UC Hastings Law has launched a short-form podcast series, “Law and the Pandemic,” to share insights relating to some of the most pressing legal issues arising from the COVID-19 health and economic crisis.
In each episode, faculty tackle some of the thorniest questions of the moment, from whether the government has the authority to impose shelter-in-place restrictions to how patent law may make it more difficult to bring life-saving drugs to market at an affordable cost. Some episodes focus on practical questions, such as the barriers to creating advance care directives online or who qualifies for a stimulus check. Some episodes address theoretical issues, such as how creating online bank accounts for all individuals would even the playing field between consumers and big banks and get needed relief funding distributed more quickly. The latest episode explores the racial disparities laid bare by the pandemic.
“Right now, what we need most is information we can trust,” said producer and co-host Areca Smit, Associate Director for Electronic Media at UC Hastings Law. “We launched this podcast to share our faculty’s expertise with the public and, in that sense, do our share in working toward solutions.”
“We have scholars who have been working on issues that are very pertinent to this crisis. We wanted to create a vehicle for sharing their knowledge and expertise in a way that could help individuals, businesses, advocates, and policymakers access that knowledge.”
The series is co-produced by LexLab, UC Hastings’ Center on Legal Technology and Innovation. LexLab Director Drew Amerson serves as producer and co-host with Smit. “We wanted to cover both practical information and ask serious legal questions about how the law can help us manage the pandemic,” Amerson said.
- Professor Hadar Aviram on why people inside the California prison system are so susceptible to COVID-19 and how their plight presents risks for the rest of us
- Professor Matt Coles on the government’s ability to impose shelter-in-place orders and what rights citizens have under the U.S. Constitution
- Professor Dorit Reiss on how vaccines are developed and other tools being deployed to combat COVID-19
- Professor Robin Feldman on potential obstacles to the development and distribution of a COVID-19 vaccine and how Big Pharma’s use of the patent system may make widespread dissemination more challenging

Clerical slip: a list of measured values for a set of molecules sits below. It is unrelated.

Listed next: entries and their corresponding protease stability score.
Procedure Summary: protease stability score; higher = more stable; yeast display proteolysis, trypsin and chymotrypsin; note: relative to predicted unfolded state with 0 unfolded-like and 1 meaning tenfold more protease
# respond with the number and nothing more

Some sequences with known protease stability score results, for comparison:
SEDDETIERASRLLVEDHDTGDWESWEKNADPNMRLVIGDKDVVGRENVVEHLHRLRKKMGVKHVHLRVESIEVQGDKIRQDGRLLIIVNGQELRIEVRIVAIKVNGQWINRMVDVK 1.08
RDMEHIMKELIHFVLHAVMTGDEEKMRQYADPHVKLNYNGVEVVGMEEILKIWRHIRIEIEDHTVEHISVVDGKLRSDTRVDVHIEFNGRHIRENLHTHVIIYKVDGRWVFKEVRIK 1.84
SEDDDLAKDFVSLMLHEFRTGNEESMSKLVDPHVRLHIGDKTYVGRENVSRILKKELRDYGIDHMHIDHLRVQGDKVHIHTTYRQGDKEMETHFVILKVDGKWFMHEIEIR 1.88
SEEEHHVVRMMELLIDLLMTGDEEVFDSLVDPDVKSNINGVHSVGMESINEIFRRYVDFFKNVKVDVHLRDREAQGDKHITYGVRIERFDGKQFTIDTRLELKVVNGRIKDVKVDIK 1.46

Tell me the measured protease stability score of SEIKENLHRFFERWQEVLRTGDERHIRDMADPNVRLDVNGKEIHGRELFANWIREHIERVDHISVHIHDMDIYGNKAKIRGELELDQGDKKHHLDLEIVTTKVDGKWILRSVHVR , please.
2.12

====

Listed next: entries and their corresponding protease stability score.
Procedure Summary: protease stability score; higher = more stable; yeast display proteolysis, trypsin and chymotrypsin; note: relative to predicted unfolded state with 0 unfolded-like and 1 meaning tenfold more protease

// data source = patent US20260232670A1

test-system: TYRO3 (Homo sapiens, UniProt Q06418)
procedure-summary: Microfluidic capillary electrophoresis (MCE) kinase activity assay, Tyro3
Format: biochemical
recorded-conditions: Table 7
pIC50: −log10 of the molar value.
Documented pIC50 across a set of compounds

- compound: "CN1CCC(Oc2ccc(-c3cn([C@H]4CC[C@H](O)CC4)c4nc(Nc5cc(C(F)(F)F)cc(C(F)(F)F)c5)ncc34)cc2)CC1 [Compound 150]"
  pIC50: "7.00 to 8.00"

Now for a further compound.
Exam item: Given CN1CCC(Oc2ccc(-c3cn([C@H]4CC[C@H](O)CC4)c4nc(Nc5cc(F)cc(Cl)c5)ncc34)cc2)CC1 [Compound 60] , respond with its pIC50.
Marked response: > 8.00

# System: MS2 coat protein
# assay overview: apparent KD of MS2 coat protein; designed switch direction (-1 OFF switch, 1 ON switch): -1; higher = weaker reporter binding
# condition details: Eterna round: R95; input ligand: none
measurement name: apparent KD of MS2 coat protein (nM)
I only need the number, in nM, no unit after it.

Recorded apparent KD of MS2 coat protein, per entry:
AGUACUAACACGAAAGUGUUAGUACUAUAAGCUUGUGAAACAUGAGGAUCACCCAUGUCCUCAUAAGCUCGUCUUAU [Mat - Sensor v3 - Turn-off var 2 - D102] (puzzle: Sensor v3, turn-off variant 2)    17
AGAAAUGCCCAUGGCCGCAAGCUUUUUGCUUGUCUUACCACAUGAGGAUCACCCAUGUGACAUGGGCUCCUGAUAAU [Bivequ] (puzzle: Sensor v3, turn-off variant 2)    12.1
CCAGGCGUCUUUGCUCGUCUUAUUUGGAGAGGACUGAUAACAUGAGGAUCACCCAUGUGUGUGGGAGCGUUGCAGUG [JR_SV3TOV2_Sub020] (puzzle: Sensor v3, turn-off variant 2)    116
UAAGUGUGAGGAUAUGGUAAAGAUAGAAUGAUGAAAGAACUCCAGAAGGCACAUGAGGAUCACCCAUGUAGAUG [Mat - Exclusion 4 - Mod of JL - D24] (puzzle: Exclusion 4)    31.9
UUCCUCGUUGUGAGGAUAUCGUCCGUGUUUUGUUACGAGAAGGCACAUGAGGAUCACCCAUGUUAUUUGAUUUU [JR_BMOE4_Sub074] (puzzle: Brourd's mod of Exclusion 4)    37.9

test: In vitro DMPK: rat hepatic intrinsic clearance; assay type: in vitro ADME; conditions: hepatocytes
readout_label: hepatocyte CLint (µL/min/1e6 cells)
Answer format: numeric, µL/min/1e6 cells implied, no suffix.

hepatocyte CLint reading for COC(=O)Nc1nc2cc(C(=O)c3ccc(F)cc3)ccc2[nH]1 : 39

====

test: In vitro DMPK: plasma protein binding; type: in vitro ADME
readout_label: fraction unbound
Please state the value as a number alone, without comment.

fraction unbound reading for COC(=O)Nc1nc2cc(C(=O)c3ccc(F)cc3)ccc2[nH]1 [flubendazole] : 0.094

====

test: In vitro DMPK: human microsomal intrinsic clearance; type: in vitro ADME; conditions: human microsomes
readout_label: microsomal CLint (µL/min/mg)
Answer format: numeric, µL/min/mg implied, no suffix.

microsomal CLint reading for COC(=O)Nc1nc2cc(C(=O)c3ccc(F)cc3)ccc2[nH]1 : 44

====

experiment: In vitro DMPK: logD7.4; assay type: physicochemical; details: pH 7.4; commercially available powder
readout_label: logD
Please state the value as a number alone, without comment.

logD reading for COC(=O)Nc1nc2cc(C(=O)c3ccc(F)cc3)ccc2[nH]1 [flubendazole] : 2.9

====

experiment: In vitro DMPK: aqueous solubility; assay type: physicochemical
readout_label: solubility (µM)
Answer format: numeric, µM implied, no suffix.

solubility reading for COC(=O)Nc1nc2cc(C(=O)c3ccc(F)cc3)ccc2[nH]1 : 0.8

- Professor Joan C. Williams on how the pandemic is changing workplace and family roles and the long-term implications of widespread telework
- Professor Manoj Viswanathan on the Coronavirus Aid, Relief, and Economic Security Act (CARES Act) and who is getting what money and why
- Professor Amy Spivey on the economic-impact payments and logistical questions about who gets a check and when
- Professor Sarah Hooper on how to complete an advance care directive in the age of social distancing
- Professor Alice Armitage on law firm economics and the accelerated adoption of legal tech
- Professor Matt Coles on the legality of shelter-in-place orders and curfews following the death of George Floyd
- Professor John Crawford about the role of the Federal Reserve in managing the economic crisis and his proposal that the Fed should provide a bank account to every American
- Professor Abe Cable on UC Hastings Law’s transition to on-line education and what’s next
- Professor Karen Musalo on the pandemic-era punitive changes to the U.S. asylum system
- Professor Shanin Specter on whether pandemic liability waivers are a viable legal strategy or a deterrence tactic
- Professor Sarah Hooper on why communities of color are hospitalized and dying at disproportionately higher rates
Access these wherever you get your podcasts or via the podcast home site, www.uchastings.edu/pandemic. Additional episodes are in production.
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